Operation Luckycat Targets Tibet, Japan and India

Monday, April 02, 2012

Pierluigi Paganini

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(Translated from the original Italian)

Recently several targeted attacks against Tibetan activist organizations including the International Campaign for Tibet and the Central Tibet Administration have been detected.

Immediately, suspicions have focused on China and on groups of hackers sponsored by the Beijing government, and on more than one occasion we have seen how the Chinese government also promotes and supports these types of initiatives.

The experts at AlienVault Lab have hypothesized that the group of Chinese hackers was the same as those responsible for the attacks against chemical and defense companies late last year in an operation named 'Nitro'.

The attacks were carried out using a tested scheme starting with a spear phishing campaign that uses an infected Microsoft Office file to exploit a known vulnerability in Microsoft.

As usual, the content of the email refers a topic of interest for the final target, in this case related to the Kalachakra Initiation, a Tibetan religious festival that took place in early January. The vulnerability that was exploited is known Office stack overflow vulnerability (CVE-2010-3333).

The malware used is a variant of Gh0st RAT, a well know remote access Trojan that enables attackers to acquire total control of the target, allowing document theft. The intent this time was to infiltrate organizations for political reasons.

For this precision attack, the use of free Web hosting services for the command and control servers and five families of malware have been identified, including malware called TROJ_WIMMIE. This malware exploited Rich Text Format Stack Buffer Overflow Vulnerability (CVE-2010-3333) and also Adobe Reader and Flash Player vulnerabilities.

The Chinese Government has always pursued an oppressive policy against Tibet. In April of 2008 protests erupted in some cities in Tibet that had been repressed by the government in Beijing by the use of force.  During last few years in numerous cases have been detected violations of human dignity in Tibet by the Chinese government. According to the Dalai Lama,t we are witnessing cultural genocide.

Security provider Trend Micro has released a research paper that examines the relationship between attacks against the computers of Tibetan activists, companies in Japan and India and the activities performed by group of Chinese hackers.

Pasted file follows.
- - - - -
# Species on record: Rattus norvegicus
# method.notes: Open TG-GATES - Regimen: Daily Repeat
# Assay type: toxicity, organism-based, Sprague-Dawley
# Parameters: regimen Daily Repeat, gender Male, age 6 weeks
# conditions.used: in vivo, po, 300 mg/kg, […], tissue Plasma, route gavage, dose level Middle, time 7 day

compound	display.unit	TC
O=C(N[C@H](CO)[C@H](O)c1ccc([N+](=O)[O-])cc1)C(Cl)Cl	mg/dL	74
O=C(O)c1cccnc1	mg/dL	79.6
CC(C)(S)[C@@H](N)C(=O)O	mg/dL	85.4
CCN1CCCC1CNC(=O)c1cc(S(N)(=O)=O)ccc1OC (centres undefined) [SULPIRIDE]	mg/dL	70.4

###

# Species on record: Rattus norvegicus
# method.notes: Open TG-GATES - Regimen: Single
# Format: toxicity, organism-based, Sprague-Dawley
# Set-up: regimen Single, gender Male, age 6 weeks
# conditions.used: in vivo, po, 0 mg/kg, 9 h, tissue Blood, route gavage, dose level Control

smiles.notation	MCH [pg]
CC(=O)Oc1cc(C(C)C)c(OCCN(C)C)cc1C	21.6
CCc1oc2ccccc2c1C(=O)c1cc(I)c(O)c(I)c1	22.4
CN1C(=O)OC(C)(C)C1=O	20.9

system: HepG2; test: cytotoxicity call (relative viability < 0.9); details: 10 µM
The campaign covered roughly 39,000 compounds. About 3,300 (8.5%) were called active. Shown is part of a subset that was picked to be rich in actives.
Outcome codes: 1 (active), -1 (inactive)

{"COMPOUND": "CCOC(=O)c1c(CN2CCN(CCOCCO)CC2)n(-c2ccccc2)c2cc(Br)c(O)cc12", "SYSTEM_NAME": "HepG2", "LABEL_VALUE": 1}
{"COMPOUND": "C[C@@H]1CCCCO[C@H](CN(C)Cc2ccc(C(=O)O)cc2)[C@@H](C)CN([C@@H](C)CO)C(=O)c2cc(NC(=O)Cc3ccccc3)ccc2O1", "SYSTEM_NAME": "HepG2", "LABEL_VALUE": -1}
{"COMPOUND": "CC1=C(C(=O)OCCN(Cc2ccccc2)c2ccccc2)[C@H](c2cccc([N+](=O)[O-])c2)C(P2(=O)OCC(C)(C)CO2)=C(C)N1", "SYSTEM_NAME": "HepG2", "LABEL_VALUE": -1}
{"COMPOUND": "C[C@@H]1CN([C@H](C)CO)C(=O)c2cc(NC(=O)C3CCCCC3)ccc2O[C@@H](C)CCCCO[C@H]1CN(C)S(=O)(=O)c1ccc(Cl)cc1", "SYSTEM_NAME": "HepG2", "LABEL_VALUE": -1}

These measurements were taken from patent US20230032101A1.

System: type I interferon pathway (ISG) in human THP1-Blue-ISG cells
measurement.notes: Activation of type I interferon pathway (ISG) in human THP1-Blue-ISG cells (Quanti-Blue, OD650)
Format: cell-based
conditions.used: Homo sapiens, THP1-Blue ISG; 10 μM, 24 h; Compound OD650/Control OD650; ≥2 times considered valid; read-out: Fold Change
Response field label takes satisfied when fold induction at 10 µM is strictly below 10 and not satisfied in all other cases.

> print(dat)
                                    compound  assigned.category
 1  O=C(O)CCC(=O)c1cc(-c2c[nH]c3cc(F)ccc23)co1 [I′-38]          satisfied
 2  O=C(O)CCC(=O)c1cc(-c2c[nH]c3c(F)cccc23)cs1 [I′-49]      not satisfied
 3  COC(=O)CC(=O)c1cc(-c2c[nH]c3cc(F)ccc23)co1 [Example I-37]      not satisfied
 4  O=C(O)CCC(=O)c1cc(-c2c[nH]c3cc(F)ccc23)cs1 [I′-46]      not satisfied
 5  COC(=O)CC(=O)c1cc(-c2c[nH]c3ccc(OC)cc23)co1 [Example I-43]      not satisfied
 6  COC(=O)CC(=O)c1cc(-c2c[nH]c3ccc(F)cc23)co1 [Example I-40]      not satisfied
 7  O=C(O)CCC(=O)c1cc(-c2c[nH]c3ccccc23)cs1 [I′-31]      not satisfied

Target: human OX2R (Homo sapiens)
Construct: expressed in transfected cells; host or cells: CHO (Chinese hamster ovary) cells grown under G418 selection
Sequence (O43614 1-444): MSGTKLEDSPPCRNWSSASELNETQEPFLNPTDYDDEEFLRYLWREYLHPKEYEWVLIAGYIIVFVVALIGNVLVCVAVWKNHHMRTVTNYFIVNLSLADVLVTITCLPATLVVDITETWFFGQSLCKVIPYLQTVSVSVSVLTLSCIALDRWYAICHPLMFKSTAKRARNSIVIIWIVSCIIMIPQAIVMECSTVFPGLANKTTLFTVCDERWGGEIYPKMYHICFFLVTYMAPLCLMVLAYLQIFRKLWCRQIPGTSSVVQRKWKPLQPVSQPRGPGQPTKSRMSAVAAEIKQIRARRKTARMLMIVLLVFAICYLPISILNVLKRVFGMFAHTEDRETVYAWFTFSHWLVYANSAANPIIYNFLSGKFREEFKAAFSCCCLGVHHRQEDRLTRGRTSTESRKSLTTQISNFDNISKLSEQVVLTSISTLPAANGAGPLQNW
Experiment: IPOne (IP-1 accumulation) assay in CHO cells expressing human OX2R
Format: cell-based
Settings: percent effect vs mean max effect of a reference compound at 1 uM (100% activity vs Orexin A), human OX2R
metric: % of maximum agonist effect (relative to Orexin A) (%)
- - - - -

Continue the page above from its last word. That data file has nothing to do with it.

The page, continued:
The operations are known as part of the "Luckycat" cyber campaign began around June 2011, consisting of over 90 attacks against targets in India, Japan and Tibet.

Last week, the New York Times published an article that announced that those responsible for the attacks had been identified - a Chinese former graduate student.

The hacker is named Gu Kaiyuan, who had received government financial support for his computer security studies and currently is an employee at Chinese portal Tencent. Kaiyuan was involved in recruiting students for his school’s computer security and defense research program.

Trend Micro researchers also found that the group also attacked military research institutes, aerospace, energy, engineering, and shipping companies.

"The Trend Micro researchers, led by Nart Villeneuve, traced the hacks to an e-mail address used to register one of the command and control servers the malware accessed. That e-mail address was then found to map to a Chinese instant messaging account belonging to a Chinese hacker, 'dang0102'."

A reconstruction made by Trend Micro's experts revealed that in 2005 the hacker was already operating as a recruiter:

"The same hacker also published a post on a student BBS of the Sichuan University using the nickname, “scuhkr,” in 2005," the report stated. "He wanted to recruit 2-4 students to a network attack and defense research project at the Information Security Institute of the Sichuan University then. Scuhkr also authored articles related to backdoors and shellcode in a hacking magazine that same year."

Of course, the involvement of Gu Kaiyuan doesn't prove the campaigns are officially sponsored by the Chinese government, but the targets chosen leads the experts believe that the Beijing government is behind the attacks.

Former diplomat James A. Lewis, director at the Center for Strategic and International Studies in Washington, declared of the events:

But “(t)he fact they targeted Tibetan activists is a strong indicator of official Chinese government involvement...A private Chinese hacker may go after economic data but not a political organization.” .

Personally, I'm sure of the involvement of the Chinese Government by the nature of the targeted attacked and the way in which the attacks were carried out. The involvement of young hackers is now a known practice of the aggressive cyber strategy of China, which has long invested in youth resources and involving them in cyber espionage and hacking activities.

To conclude on the event in question, I remark that this is just the tip of the iceberg, Similar activities are conducted daily by cyber militia in China and young professionals in the IT sector are often involved... we could probably learn something by this approach.

Cross-posted from Security Affairs

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China Attacks hackers Japan India Cyber Espionage Luckycat Gh0st RAT TROJ_WIMMIE Tibet
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